Funny how things work out. Fifty years ago, putting ‘science’ and ‘meditation’ in the same sentence would’ve got you laughed out of the ashram. Meditating was something you did in robes and sandals, often with suspicious yogis who all drove BMWs.
These days, meditation is mainstream. Oprah does it. Your postman probably does it. But there’s still a sense (particularly in the corporate world) that meditation is all crystals and candles. That it doesn’t actually do anything. Is there really any science to this stuff?
Turns out, there is. Way more than you might think.
How we do it
At The Good Place, we teach secular, evidence-based mindfulness and resilience training, backed up by the latest neuroscience research.
A quick search will show literally thousands of studies proving the benefits of mindfulness meditation. Here’s one that shows meditation alleviates stress. Want to check if mindfulness improves sleep , memory , concentration or creativity? Grab a stats textbook and knock yourself out.
But if all this is triggering Year 12 Psych flashbacks, here’s our user-friendly version. Let’s start with the basics…
So, what is mindfulness?
This is how we think of mindfulness: it’s being fully present, aware and engaged in each moment. That’s it. No judgmental thoughts. Just quiet acceptance. A little curiosity and self-compassion. Slow, steady breaths.
Some people call it brain training, or resilience training, and that’s a pretty good way of looking at it too. Mindfulness is basically a tool for staying cool, calm and collected. Oh, and Sandalwood incense is not required.
Stress isn’t good
A lot of people reckon they perform better under stress, but science disagrees. When you’re stressed, you’re running on adrenaline. Your brain’s amygdala (the lizard-like fear center) is in control. It’s an evolutionary thing to help us outrun saber-tooth tigers on some frozen tundra. Nailing a sales pitch or meeting deadlines…not so much.
Studies have found meditation doesn’t just reduce the density of brain tissue associated with anxiety, it also activates the pre-frontal cortex (the CEO part of the brain). That’s the bit that helps you perform better under stress – it lets you think clearly and stay creative while other people are losing their minds.
Albert Einstein had a good way of putting this: “We can’t solve our problems with the same thinking we used to create them.” In other words, we need to think differently. And that’s particularly true for creatives – they’re pretty much paid to think upside down.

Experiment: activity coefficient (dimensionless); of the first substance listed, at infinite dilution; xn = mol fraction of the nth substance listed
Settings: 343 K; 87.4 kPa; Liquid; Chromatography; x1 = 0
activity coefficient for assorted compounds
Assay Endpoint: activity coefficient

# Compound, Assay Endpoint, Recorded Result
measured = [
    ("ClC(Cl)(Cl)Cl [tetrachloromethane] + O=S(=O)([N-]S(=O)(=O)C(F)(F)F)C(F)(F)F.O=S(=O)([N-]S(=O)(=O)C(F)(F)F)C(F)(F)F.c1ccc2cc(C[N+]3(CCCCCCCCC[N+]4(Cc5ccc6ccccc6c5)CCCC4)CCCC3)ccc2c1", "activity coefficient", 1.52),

A 2012 study found mindfulness meditation can improve insight and problem solving, boosting overall creativity. Other studies have examined how meditation improves divergent thinking (how many uses can you think of for a brick?) and convergent thinking (what do ‘time’, ‘hair’ and ‘stretch’ have in common?).
Turns out good ideas don’t just fall from the sky…well, apart from Newton’s apple-gravity thing. You just need the right kind of mind.
Get super powers (sort of)
The Good Place isn’t just about helping people feel better. We want to help them live better. To smash professional goals like some superfusion hybrid of Zuckerberg, Tony Stark and the Dalai Lama.
And this is the really exciting stuff, because multiple studies have shown that meditation can help you make better decisions , remember more information , and improve focus. It’s about as close as you can get to super powers without being bitten by something.
"Your mind is your most important asset.
It’s the thing that makes you you.
It’s weird how little time we spend looking after it".
Switch off the autopilot
Ever find yourself scrolling aimlessly on your phone? Sure you do. You might be doing it right now. That’s your brain on autopilot.
A 2010 Harvard study found that we spend 47% of our lives either worrying about the future or dwelling on the past. In other words, half our lives are spent elsewhere. That kind of aimless zombie-think is the brain’s default mode, and it’s not great. Studies have linked mindlessness to stress and anxiety (plus you tend to ignore your friends at dinner parties).
Meditation breaks that thought pattern. It’s all about pulling your brain gently back into the now, where it belongs.
How does it actually work?
We don’t want to get too technical here, but the answer is Neuroplasticity. Which is another way of saying you can alter the physical structure of your brain. Make some parts stronger, quieten the bits that are holding you back. Sounds weird, but there’s a heap of good science to back it up.
That Harvard study also proved just 10 minutes of mindfulness meditation each day for eight weeks was enough to start the process. Beginners literally grew the parts of their brain associated with empathy and compassion, while shrinking the parts associated with stress.
The best thing about good habits? It’s never too late to start one. We’ll teach you how to live mindfully, how to begin meditating, how to keep doing it, and how to build a lifelong practice. If you want someone to teach you the infinite power of healing crystals…that’s not really our thing.